Another aspect of the holy month is Iftar meals where family and friends – not necessarily Muslims – break their fast together and connect with one another. The pandemic stopped a lot of those gatherings from happening last year.

Even mosques would host Iftars for the community. 

“We served Iftar almost every night. There were years where we had it every other day. There were years when we had it only on the weekend but the majority of time we had it actually almost every night,” Maghoub said.

He added that the Irvine center won’t be having food at all this year.

Some Muslims would bring their own food to share and end their fast with at the Islamic Center of Yorba Linda. They would also have suhoor breakfast buffets at the mosque right before the fajr sunrise prayer that marks the beginning of the fast.

Last Ramadan, the Islamic Center of Anaheim on Brookhurst however was offering such services.

“We were one of the few that really did not change our program last. We were doing Taraweeh, we were doing Iftars too and we did take care of social distancing,” said Hani Khairullah, executive director of the mosque.

“This year we’re doing the same.”

Feeding the Hungry, Feeding the Soul

While the pandemic has changed some Ramadan tradition, it hasn’t changed many of the core aspects.

“A lot of people during Ramadan work on self-reflection, they work on self-improvement, from a religious point of view they focus on doing more acts of worship to Allah,” Nahhas said. “These are all things that people can still focus on.”

“We don’t have to be around others to improve ourselves.”

Nahhas helped raise money for his friend’s project to feed people in Lebanon this Ramadan.

“Lebanon is a country that has faced economic struggle for years mainly due to a very corrupt government,” he said. 

Nahhas said the explosion that occurred last year at the port in Beirut devastated a small country that is dependent on imports and was already experiencing regular power outages.

“There’s a lot of food insecurity. There’s a lot of financial insecurity. There’s crazy inflation due to the situation – before the explosion and after the explosion,” he said.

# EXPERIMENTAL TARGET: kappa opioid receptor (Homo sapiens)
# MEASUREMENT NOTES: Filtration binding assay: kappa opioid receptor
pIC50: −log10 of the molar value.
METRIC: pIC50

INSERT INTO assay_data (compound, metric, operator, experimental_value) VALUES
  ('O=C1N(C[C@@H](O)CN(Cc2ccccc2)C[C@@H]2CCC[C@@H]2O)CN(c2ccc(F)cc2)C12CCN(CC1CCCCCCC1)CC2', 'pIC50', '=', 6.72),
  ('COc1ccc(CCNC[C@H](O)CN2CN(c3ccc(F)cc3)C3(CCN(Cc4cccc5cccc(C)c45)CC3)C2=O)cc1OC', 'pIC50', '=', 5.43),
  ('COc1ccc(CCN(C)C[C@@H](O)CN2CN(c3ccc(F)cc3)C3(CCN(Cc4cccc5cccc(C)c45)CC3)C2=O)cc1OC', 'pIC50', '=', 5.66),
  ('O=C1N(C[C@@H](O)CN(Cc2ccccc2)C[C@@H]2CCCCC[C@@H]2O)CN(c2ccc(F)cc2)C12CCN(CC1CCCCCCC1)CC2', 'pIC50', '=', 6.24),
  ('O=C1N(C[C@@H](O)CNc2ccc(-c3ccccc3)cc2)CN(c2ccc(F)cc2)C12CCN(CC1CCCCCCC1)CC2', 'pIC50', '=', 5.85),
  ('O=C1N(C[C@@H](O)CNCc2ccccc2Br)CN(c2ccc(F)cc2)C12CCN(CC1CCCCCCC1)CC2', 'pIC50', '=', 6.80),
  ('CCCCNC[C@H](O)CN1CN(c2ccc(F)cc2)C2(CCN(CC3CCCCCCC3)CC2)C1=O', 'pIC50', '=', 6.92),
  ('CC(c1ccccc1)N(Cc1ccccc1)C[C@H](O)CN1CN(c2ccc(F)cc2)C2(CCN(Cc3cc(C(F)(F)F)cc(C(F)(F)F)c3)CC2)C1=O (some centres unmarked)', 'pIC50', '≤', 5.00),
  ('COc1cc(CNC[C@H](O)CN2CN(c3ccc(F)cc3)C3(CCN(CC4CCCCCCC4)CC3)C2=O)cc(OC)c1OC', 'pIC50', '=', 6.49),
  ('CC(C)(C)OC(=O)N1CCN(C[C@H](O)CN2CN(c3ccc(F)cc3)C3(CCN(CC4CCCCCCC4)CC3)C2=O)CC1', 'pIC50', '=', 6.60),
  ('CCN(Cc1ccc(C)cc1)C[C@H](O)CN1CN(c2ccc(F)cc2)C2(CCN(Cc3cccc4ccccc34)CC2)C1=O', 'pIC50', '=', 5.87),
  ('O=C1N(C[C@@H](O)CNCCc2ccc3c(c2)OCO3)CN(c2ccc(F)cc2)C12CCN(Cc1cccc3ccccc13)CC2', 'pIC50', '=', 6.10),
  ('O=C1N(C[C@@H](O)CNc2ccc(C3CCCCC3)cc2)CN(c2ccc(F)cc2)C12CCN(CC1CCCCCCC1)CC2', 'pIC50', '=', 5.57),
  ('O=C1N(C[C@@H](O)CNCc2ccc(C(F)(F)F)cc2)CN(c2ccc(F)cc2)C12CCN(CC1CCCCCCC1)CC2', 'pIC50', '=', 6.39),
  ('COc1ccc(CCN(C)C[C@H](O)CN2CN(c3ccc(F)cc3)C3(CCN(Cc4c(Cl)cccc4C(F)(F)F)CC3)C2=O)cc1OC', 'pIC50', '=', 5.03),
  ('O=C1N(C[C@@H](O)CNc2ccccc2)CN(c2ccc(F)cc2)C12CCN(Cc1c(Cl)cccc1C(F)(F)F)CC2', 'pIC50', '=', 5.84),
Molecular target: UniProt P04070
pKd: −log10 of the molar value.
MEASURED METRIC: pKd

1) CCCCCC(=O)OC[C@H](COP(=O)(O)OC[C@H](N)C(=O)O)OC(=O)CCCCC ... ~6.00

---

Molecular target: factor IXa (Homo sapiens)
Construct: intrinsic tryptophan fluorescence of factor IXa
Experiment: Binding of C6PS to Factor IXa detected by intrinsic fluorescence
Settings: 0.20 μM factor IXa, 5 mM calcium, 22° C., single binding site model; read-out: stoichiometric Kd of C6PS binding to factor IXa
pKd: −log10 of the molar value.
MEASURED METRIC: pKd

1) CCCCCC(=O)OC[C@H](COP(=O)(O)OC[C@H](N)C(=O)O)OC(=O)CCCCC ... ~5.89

In Orange County, local Muslim groups are also working to feed people here during Ramadan too.

One such group is Uplift Charity, who on April 10 assembled 2,400 food boxes at the Al-Ansar Mosque in Anaheim and distributed food to people all over Southern California.

Ahmed Almukhtar, Uplift Charity’s director of operations, said the group has fed 3,150 families during the pandemic with around 450 families coming to their drive through pantries every month. They also deliver food to people who can’t make it to their distributions.

“It’s not only Ramadan,” Almukhtar said. “We are very committed to feeding the community – not only Muslims – our monthly food pantry is open to everybody.”

Dadabhoy, who is also president of Uplift Charity, said last week that some of those boxes will be going across the border to Rosarito and Tijuana.

 “There’s some Muslim communities down there that are in very, very bad shape financially.”

Lessons Learned During Ramadan

Khairullah said fasting during Ramadan makes people appreciate things they take for granted.

“You’re rich, you’re poor, you’re educated, you’re not educated – you have to fast and then you will feel hunger and it makes you appreciate all the blessings that you have around you,” he said.

Selina Saleh, a Cal State Fullerton student and Santa Ana resident, said the biggest takeaway is learning to be patient.

“Patience is key in Ramadan because we fast for almost 16 hours,” Saleh said.

“The main aspect of Ramadan for me is getting closer to my religion, to God and to my fellow Muslims as well,” she said. “This is a time where I get to reflect on myself and my faith. That’s probably my favorite part of Ramadan.”

Hosam Elattar is a Voice of OC Reporting Fellow. Contact him or on Twitter @ElattarHosam.